Second Star To The Right

I’m trying something I’ve never really tried before, in terms of writing, and it’s scaring the hell out of me.

I’m forward planning.

As I write the copies of Folk’d Up have just arrived from the printer, although I left work too early to intercept the courier from Blackstaff offices; I had to leave a message with the reception guy to hold them for me.

Sounds simple, doesn’t it? This is the same guy who went out for a fag a few weeks ago and accidentally locked 700 people in a building behind him as he did so. When this was – I felt, under the circumstances – extremely reasonably pointed out to him by office workers hanging out of first-floor windows (i.e. without the use of objects hurtling toward his head) his response was an annoyed grunt that his fag break had been cut short.

So you’ll understand if I greet tomorrow morning with some trepidation that the big papery thing tied up with string hasn’t been deposited into the big shreddy thing, or used as bog roll, although I do hear that chapter 5 is soft, strong and thoroughly absorbent.

I can’t wait to get my hands on a copy. I especially can’t wait to press it tightly against a copy of book 1, so tightly in fact that I’m more or less forcing them to have sex with one another, then turn them on their side and read their spines, run my fingers along their soft yielding edges, and go ‘oooooohhhhh’.

Wow. That sentence ended up in a dark place, huh? No wonder my child-minding business went bust.

I still have the spectral presence of book 3, Completely Folk’d, on the horizon, and man, that one is gonna be a beast. The last thing I want is for this whole thing to land with a spluf. Or a gwlt. Or a pfhl. I’m using those onomatopoeic words in this blog because Blackstaff keep deleting them from my novels by the way. You can’t touch this blog, motherf**kers! Anyway – I want the whole trilogy to hit you right between the eyes with a Thud! Boosh! Smack!

Christ, this is turning into an Adam West era “Batman” episode.

Worrying as that challenge is, book 3 is at least already written in some format. It’ll be rewritten, perhaps quite extensively, but ’tis always easier to refine than to invent.

No, the forward-planning I speak of isn’t for Folk’d, but for life post-Folk’d.

It’s weird because although fantasy & sci-fi are so often lumped together – especially with these new terms of “geek” or “genre” or “cult” fiction being bandied about – they really are quite different from one another. I would have always counted myself as more a sci-fi nut than a fantasy nerd, and yet my first big success story has been firmly planted in the fantasy genre.

My next venture, though, is going right back to sci-fi. The future, in fact. And that’s what scares the hell out of me, because I have a sneaking suspicion I’m going to get a few speculative guesses wrong. You might have noticed, for instance, that we don’t currently go everywhere on moving pavements, we don’t have domestic robot servants who take care of all that pesky ironing and washing-up, and WHERE THE F**K ARE MY F**KING HOVERBOARDS, NASA???!!! F**K MARS! F**K EUROPA! DID YOU SEE HOW COOL THOSE THINGS LOOKED???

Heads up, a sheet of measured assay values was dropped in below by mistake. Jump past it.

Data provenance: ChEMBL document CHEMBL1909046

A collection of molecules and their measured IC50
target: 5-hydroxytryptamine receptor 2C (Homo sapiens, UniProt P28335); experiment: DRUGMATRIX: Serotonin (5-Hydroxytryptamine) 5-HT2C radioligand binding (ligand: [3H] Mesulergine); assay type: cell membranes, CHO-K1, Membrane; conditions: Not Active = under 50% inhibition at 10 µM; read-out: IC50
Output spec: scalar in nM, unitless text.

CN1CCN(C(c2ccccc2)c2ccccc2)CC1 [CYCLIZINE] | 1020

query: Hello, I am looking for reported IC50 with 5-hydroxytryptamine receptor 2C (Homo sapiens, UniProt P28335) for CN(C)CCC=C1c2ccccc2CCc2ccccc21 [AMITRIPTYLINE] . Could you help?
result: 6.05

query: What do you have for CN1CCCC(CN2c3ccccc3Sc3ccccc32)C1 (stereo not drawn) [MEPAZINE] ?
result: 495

I remember reading one of Jules Verne’s lesser known stories set in the future (the 2100s I think) and what struck me was how much everyone in it blathered on about what life must have been like in 1890s Paris (apologies if I’m getting some small details wrong here, I can’t be arsed to Wikipedia it). Of course, ol’ Jules himself lived in Paris, and he wrote the story in the 1890s. It suddenly hit me – this is our problem, isn’t it? You look at Star Trek time travel episodes from the classic series; oh look a time warp…to America in the 1960s.

We always try and interpret the future through an obsession with what the world is like now; when was the last time anyone, anywhere, really gave a toss what life was like anywhere in the 1890s, let alone in Paris? The fact is, something completely unforeseeable is going to come along and blow our predictions out of the water. The Internet, the mobile phone, the iPod – all seemed to explode overnight, and all of them changed the world. No author can realistically hope to get much right when peering into the looking-glass of things that have not yet come to pass.

Truth is, though, I shouldn’t worry. Getting the details right doesn’t matter – telling a good story matters, and nothing else. So, f**k it. I’m going to set my story in 2091, far enough away that – fingers crossed – everyone reading this blog in 2014 will be long dead by the time that year rolls around. I’m going to throw mad ideas at the wall not for the sake of throwing mad ideas at the wall – oh alright, a little bit for that – but to see if I can get them to serve the characters and the plot.

I’m going to introduce a team of people, one at a time, each one with a remarkable ability borne out of a horrible consequence of rampant technological advance.

I’m going to have them team up. There will be derring-do. There will be piss-taking on an epic scale. Quite possibly one of the characters may be a super-intelligent monkey.

And by God as my witness, THERE WILL BE HOVERBOARDS!!!!!

Laurence Donaghy